mouth, entrance to the digestive and respiratory tracts. The mouth, or oral cavity, is ordinarily a simple opening in lower animals; in vertebrates it is a more complex structure. In humans, the mouth is defined in front and at the sides by the lips, jawbone, teeth, and gums; in the rear it merges with the throat. The roof of the mouth is composed of the hard and soft palates and the floor of the mouth is formed by the tongue, a muscular structure that contains the organs of taste (taste buds). The lips, palates, tongue, and teeth are the major components in speech formation, using the
raw soundformed in the larynx. The process of digestion begins in the mouth; the chewing and grinding action of the teeth reduces the food to a readily digestible substance. The enzymatic process of converting starch to sugar is initiated by salivary amylase (ptyalin) excreted by the three salivary glands located at the angle of the jawbone and under the tongue. Saliva produced in these glands moistens food, preparing it for processing in the digestive system.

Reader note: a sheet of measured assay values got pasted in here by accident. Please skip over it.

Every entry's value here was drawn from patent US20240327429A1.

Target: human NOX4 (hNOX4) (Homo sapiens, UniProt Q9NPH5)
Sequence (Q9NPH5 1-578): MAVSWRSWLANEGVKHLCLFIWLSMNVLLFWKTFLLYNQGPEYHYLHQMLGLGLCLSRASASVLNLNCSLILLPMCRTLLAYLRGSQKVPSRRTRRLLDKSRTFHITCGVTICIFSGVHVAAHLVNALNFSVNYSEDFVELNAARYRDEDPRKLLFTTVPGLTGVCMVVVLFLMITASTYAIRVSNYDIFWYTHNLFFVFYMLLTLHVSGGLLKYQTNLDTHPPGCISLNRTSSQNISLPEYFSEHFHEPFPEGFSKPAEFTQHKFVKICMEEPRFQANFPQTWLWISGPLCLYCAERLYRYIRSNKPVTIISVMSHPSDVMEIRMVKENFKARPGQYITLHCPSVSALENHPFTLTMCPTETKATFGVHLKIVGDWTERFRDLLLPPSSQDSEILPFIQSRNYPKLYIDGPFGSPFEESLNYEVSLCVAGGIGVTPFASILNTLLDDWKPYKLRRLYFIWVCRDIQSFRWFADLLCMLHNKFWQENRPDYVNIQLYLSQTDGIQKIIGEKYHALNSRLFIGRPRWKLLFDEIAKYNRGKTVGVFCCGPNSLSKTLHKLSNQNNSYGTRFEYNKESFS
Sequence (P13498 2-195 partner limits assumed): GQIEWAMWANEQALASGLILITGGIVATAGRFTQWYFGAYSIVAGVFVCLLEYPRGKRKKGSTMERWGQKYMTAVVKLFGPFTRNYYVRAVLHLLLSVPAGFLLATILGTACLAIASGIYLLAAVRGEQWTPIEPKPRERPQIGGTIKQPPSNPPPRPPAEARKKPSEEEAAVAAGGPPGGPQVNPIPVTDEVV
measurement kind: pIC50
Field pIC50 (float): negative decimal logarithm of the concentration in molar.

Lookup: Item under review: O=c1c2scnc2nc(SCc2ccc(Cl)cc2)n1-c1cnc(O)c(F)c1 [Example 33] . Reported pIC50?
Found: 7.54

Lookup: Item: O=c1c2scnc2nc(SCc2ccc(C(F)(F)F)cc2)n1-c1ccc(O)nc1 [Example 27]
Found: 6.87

The Columbia Electronic Encyclopedia, 6th ed. Copyright © 2012, Columbia University Press. All rights reserved.
See more Encyclopedia articles on: Anatomy and Physiology